Live From the Holder Confirmation Hearing
By Carrie Johnson
Former U.S. Attorney Sheldon Whitehouse, now a Democratic senator from Rhode Island, says Holder will bring "dignity" and independence back to a Justice Department that's been tarnished by political interference.
Holder vows to "walk the halls" at the department if he is confirmed and to oversee young lawyers to ensure "that what we have seen in the recent past is not replicated."
Round One of Holder questioning is almost finished, with few new disclosures and no hard punches thrown at the nominee.
Eric Holder is back on the hot seat, except that the temperature in the caucus room has significantly cooled. He's engaged in a polite exchange with Sen. Lindsay Graham (R-S.C.) about how to handle detainees captured in the war on terror.
Holder agrees with Graham that the United States is in an ongoing war with an unconventional enemy. "I'm almost ready to vote for you right now," Graham says, even though he recognizes they may have significant political differences.
The nominee says he has "struggled with that" issue of how to handle some of the most difficult cases of a set of 250 odd detainees at Gitmo.
"These are truly not Republican and Democratic issues," Holder says, and he vows to work closely with Congress to resolve the tough questions.
The Senate hearing has recessed until 2:15 pm, but not after Alabama Republican Sen. Jeff Sessions praised Holder's late sister in law, Vivian Malone Jones, for her efforts to integrate the state university there more than 40 years ago.
Holder and his supporters leave the hearing room with broad smiles on their faces.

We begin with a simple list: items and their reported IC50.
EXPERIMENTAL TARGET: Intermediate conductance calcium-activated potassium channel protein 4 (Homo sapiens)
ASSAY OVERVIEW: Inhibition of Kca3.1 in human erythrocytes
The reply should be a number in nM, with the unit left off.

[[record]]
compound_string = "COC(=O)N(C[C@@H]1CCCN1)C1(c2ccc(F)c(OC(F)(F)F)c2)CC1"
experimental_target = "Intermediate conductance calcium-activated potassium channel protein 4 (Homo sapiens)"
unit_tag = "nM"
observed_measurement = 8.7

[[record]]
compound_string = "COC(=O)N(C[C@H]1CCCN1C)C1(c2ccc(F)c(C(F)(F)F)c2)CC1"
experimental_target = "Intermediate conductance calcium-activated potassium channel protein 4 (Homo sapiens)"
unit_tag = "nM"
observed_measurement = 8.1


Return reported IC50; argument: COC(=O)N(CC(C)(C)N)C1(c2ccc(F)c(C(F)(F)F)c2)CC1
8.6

Holder just promised Democrats that he would perform a "damage assessment" at the Justice Department to better understand the impact of politics in hiring decisions during the Bush years.
Holder praised department Inspector General Glenn A. Fine and said he would look closely at four reports issued by internal watchdogs over the past year for signs of "structural damage" at the institution.
The nominee also vowed to review the reasons why the U.S. Attorney's office in D.C. last week declined to bring a criminal false statements case against Bradley Schlozman, who allegedly misled Congress about the basis for his hiring decisions at the department's civil rights division.
President-elect Obama is canvassing legal and military advisers for their suggestions regarding how to handle the 250-odd detainees still ensconced in the U.S. controlled military facility at Guantanamo Bay, Cuba, Holder tells lawmakers.
Under questioning from Sen. Dianne Feinstein (D-Ca.), Holder says, the administration is reviewing legal standards for the detainees, demurring to offer more details. "I think we want to leave our options open," Holder says.
He is repeatedly telling senators that the president acts most strongly when he acts in accordance with "congressional intent" -- long a point of contention in the Bush years.
And he says he is open to considering legislative proposals that would bar independent contractors from performing detainee interrogations on behalf of the military or the intelligence community.
Finally, Holder says he is not inclined to divert from a 2008 law that gives immunity from lawsuits to telecommunications companies that cooperated with U.S. government efforts to engage in warrantless surveillance of American citizens. As a senator, Obama opposed the provision but ultimately voted in favor of legislation that contained the immunity provisions.
"Unless there are compelling reasons I don't think we would reverse course," Holder says.
Amid calls for criminal investigations and prosecutions of government lawyers and officials who engaged in the wiretapping and interrogation practices, Holder says he has not yet been "read into" the classified programs. He reminded the Senate panel of comments by Obama, who has said he is wary of "criminalizing" policy differences.
Nominee Holder says he made mistakes in the 2001 pardon of fugitive financier Marc Rich, but warns the committee not to take an investigative report on the matter prepared by Rep. Dan Burton (R-Indiana) as the "gospel" on the issue.